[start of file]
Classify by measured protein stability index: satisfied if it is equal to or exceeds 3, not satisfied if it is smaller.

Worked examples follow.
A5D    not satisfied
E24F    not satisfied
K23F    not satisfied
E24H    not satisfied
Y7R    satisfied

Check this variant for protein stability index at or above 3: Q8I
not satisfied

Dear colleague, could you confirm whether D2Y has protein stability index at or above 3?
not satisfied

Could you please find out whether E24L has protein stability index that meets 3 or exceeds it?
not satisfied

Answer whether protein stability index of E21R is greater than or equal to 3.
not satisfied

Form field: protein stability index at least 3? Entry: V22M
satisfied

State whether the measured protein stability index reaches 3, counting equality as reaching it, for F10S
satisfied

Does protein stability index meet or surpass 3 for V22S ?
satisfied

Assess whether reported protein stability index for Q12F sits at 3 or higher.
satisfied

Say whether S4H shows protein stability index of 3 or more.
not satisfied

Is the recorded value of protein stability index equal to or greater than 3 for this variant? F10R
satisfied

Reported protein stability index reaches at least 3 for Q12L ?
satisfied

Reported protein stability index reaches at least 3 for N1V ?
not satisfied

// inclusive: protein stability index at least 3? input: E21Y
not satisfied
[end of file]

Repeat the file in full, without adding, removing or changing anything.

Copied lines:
Classify by measured protein stability index: satisfied if it is equal to or exceeds 3, not satisfied if it is smaller.

Worked examples follow.
A5D    not satisfied
E24F    not satisfied
K23F    not satisfied
E24H    not satisfied
Y7R    satisfied

Check this variant for protein stability index at or above 3: Q8I
not satisfied

Dear colleague, could you confirm whether D2Y has protein stability index at or above 3?
not satisfied

Could you please find out whether E24L has protein stability index that meets 3 or exceeds it?
not satisfied

Answer whether protein stability index of E21R is greater than or equal to 3.
not satisfied

Form field: protein stability index at least 3? Entry: V22M
satisfied

State whether the measured protein stability index reaches 3, counting equality as reaching it, for F10S
satisfied

Does protein stability index meet or surpass 3 for V22S ?
satisfied

Assess whether reported protein stability index for Q12F sits at 3 or higher.
satisfied

Say whether S4H shows protein stability index of 3 or more.
not satisfied

Is the recorded value of protein stability index equal to or greater than 3 for this variant? F10R
satisfied

Reported protein stability index reaches at least 3 for Q12L ?
satisfied

Reported protein stability index reaches at least 3 for N1V ?
not satisfied

// inclusive: protein stability index at least 3? input: E21Y
not satisfied